The race was great. It was fast. It was cold. It was wet. And it was muddy. Jake navigated the course for only the third time in his career like it was his home course. He conquered an all time PR the first time he wore spikes in race. (Thanks Greenville Running Company!) An added bonus for him and his friend Adam, Wendy's son, were medals. They had persevered through a long season, and voluntarily added an additional three weeks of training to run one more race - Footlocker South. We were proud XC moms. We were proud of the mud that adorned their legs, backs, shoulders, ears, and even eyebrows. The mud was a symbol of accomplishment.
The real win of the day though was the memories we made. Jake may run more than a 100 races in his high school career and only remember a few. I am certain that this will be one of the few. It was miserable, there was mud, it was freezing. But we embraced the core elements of the true sport of XC. We laughed when we slipped. We took pictures of the port-a-potty mud-ocean and selfies with the start line. We were grateful for what years of experience as runner moms had taught us and learned more about being prepared for mud in the future. (Paper Towels will be added to my Mary Poppins meet day bag forever.) Because in the end, it isn't so much about their time, their place, or even the medal. It is about teaching our kids to work hard to attain a goal, making the best out of the worst and never making excuses. It is about making memories with your kids.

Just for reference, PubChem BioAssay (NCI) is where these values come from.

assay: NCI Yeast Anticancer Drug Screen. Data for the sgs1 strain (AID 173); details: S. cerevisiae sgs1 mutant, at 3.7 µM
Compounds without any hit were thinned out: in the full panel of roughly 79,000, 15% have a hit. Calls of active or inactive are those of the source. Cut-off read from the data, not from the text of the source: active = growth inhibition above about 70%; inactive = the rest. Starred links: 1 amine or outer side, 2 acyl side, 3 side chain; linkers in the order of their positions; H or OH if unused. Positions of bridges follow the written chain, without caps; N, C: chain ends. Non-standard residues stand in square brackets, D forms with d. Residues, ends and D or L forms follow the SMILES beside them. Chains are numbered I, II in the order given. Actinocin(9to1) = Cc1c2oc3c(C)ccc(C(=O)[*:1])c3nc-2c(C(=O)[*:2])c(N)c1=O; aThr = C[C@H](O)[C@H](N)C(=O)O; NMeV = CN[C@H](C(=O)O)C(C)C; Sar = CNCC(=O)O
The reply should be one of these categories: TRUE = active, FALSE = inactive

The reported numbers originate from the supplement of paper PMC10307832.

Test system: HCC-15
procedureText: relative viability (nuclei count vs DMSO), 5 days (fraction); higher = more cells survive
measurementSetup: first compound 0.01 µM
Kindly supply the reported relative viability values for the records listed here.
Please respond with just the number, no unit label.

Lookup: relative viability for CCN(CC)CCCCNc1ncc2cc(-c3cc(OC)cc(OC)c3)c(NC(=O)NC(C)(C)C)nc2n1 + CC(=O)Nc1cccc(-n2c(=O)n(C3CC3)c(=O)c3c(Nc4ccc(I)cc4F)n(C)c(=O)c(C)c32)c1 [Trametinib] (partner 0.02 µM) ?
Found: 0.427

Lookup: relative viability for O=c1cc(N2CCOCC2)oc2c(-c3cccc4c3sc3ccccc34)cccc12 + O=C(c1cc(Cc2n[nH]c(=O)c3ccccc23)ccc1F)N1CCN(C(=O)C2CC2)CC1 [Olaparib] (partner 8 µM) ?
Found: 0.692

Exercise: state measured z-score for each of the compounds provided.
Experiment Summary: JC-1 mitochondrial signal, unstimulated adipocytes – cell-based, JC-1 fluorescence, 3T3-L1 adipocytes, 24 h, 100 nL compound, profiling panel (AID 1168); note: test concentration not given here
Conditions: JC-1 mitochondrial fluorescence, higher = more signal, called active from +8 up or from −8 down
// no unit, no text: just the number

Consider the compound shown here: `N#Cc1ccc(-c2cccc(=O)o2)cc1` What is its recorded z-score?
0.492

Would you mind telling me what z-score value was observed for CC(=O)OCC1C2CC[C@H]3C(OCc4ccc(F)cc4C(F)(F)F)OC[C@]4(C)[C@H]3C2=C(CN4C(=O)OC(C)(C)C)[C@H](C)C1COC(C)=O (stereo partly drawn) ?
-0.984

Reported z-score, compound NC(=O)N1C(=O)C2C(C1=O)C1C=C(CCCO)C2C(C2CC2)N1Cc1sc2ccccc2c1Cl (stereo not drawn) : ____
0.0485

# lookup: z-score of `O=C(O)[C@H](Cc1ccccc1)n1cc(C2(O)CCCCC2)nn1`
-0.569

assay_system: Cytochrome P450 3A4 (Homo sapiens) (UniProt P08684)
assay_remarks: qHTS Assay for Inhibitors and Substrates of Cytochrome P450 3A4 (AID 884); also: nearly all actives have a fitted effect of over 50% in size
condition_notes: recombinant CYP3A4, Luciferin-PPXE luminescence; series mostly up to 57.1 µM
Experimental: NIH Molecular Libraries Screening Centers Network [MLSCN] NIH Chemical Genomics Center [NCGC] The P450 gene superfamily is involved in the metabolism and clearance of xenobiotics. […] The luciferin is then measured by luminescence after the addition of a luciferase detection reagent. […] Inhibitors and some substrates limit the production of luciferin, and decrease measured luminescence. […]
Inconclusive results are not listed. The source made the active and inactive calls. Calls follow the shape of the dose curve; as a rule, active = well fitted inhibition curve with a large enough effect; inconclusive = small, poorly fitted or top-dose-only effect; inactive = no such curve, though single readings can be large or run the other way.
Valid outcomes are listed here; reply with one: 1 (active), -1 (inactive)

"Aren't you glad you ran today?"
Post Note: My daughter, Sydney, ran in the same race as Samantha Davis at the Hare and the Hound at McAlpine Park this September. It was difficult for me to return there. To know that someone else's child stood beside mine on the start line but didn't cross the finish shook me. I was fearful I would be overcome with emotion returning there. We wear bracelets that say "Run the last 1K for Sam." It is a reminder to us to be grateful for the moments we do have together, for the ability we do have to run, and to know that we are not guaranteed tomorrow. Sam's faith in Jesus is a comfort to those who miss her. Returning to McAlpine Park in the mud was a reminder to me that Jesus can take the muddiest of us and turn us into someone worthy of a gold medal, worthy enough to enter the gates of heaven. I pray you know that Jesus will love you even if you are covered in mud. He will make all things new. McApline Park holds a special place in my heart, mud and all.